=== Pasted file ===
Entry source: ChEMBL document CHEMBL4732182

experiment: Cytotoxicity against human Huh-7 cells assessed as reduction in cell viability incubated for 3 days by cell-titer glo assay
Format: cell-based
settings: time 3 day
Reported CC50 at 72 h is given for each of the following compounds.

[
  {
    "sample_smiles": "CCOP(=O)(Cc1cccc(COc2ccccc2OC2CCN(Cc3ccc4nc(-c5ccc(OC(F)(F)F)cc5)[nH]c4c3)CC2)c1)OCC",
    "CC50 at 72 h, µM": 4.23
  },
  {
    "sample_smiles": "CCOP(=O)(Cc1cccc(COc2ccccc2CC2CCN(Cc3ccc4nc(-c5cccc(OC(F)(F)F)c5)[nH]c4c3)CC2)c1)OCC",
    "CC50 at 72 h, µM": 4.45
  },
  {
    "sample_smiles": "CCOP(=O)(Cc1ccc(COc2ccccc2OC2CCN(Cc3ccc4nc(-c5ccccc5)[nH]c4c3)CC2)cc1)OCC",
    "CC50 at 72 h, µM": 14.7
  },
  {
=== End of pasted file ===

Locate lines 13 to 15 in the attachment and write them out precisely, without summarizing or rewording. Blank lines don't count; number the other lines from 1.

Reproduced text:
    "CC50 at 72 h, µM": 4.45
  },
  {